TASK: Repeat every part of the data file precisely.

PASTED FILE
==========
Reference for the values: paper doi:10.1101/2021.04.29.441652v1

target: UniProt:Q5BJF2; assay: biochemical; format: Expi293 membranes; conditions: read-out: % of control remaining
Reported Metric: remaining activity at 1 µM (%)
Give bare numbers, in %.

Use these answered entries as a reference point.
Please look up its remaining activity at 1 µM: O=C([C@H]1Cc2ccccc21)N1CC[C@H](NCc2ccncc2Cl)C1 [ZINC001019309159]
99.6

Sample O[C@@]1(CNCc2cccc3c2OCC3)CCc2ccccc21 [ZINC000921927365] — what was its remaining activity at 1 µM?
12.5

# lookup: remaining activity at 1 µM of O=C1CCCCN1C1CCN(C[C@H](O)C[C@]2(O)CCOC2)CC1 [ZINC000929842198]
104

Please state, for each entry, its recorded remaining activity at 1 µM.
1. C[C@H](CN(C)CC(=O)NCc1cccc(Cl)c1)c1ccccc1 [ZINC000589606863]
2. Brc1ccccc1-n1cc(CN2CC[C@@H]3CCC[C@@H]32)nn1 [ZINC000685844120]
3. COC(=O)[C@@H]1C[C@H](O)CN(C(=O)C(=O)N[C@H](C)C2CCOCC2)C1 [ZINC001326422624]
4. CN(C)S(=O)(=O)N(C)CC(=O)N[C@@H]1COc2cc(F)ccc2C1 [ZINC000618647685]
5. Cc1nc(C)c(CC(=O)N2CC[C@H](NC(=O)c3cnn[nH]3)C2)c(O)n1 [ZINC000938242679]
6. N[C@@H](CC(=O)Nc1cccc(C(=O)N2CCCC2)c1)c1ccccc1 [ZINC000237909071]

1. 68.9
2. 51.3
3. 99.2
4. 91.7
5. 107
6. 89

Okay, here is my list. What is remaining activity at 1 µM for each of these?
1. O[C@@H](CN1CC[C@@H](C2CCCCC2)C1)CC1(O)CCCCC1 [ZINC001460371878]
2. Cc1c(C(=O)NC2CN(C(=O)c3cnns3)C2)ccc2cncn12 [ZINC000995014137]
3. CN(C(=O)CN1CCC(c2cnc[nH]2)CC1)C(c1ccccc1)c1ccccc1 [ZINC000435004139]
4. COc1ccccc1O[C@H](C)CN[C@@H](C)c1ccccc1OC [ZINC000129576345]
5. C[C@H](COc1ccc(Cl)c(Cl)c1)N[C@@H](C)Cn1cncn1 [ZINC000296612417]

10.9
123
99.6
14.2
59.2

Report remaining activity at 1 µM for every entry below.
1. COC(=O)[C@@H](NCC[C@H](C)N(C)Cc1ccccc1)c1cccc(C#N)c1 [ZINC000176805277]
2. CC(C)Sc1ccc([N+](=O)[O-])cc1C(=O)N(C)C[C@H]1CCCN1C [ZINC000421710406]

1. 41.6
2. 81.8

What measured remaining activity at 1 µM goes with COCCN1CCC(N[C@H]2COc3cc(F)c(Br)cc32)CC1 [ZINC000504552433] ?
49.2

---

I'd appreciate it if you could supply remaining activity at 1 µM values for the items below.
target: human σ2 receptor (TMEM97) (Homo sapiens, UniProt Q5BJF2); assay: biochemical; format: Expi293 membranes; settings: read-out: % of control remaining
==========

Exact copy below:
Reference for the values: paper doi:10.1101/2021.04.29.441652v1

target: UniProt:Q5BJF2; assay: biochemical; format: Expi293 membranes; conditions: read-out: % of control remaining
Reported Metric: remaining activity at 1 µM (%)
Give bare numbers, in %.

Use these answered entries as a reference point.
Please look up its remaining activity at 1 µM: O=C([C@H]1Cc2ccccc21)N1CC[C@H](NCc2ccncc2Cl)C1 [ZINC001019309159]
99.6

Sample O[C@@]1(CNCc2cccc3c2OCC3)CCc2ccccc21 [ZINC000921927365] — what was its remaining activity at 1 µM?
12.5

# lookup: remaining activity at 1 µM of O=C1CCCCN1C1CCN(C[C@H](O)C[C@]2(O)CCOC2)CC1 [ZINC000929842198]
104

Please state, for each entry, its recorded remaining activity at 1 µM.
1. C[C@H](CN(C)CC(=O)NCc1cccc(Cl)c1)c1ccccc1 [ZINC000589606863]
2. Brc1ccccc1-n1cc(CN2CC[C@@H]3CCC[C@@H]32)nn1 [ZINC000685844120]
3. COC(=O)[C@@H]1C[C@H](O)CN(C(=O)C(=O)N[C@H](C)C2CCOCC2)C1 [ZINC001326422624]
4. CN(C)S(=O)(=O)N(C)CC(=O)N[C@@H]1COc2cc(F)ccc2C1 [ZINC000618647685]
5. Cc1nc(C)c(CC(=O)N2CC[C@H](NC(=O)c3cnn[nH]3)C2)c(O)n1 [ZINC000938242679]
6. N[C@@H](CC(=O)Nc1cccc(C(=O)N2CCCC2)c1)c1ccccc1 [ZINC000237909071]

1. 68.9
2. 51.3
3. 99.2
4. 91.7
5. 107
6. 89

Okay, here is my list. What is remaining activity at 1 µM for each of these?
1. O[C@@H](CN1CC[C@@H](C2CCCCC2)C1)CC1(O)CCCCC1 [ZINC001460371878]
2. Cc1c(C(=O)NC2CN(C(=O)c3cnns3)C2)ccc2cncn12 [ZINC000995014137]
3. CN(C(=O)CN1CCC(c2cnc[nH]2)CC1)C(c1ccccc1)c1ccccc1 [ZINC000435004139]
4. COc1ccccc1O[C@H](C)CN[C@@H](C)c1ccccc1OC [ZINC000129576345]
5. C[C@H](COc1ccc(Cl)c(Cl)c1)N[C@@H](C)Cn1cncn1 [ZINC000296612417]

10.9
123
99.6
14.2
59.2

Report remaining activity at 1 µM for every entry below.
1. COC(=O)[C@@H](NCC[C@H](C)N(C)Cc1ccccc1)c1cccc(C#N)c1 [ZINC000176805277]
2. CC(C)Sc1ccc([N+](=O)[O-])cc1C(=O)N(C)C[C@H]1CCCN1C [ZINC000421710406]

1. 41.6
2. 81.8

What measured remaining activity at 1 µM goes with COCCN1CCC(N[C@H]2COc3cc(F)c(Br)cc32)CC1 [ZINC000504552433] ?
49.2

---

I'd appreciate it if you could supply remaining activity at 1 µM values for the items below.
target: human σ2 receptor (TMEM97) (Homo sapiens, UniProt Q5BJF2); assay: biochemical; format: Expi293 membranes; settings: read-out: % of control remaining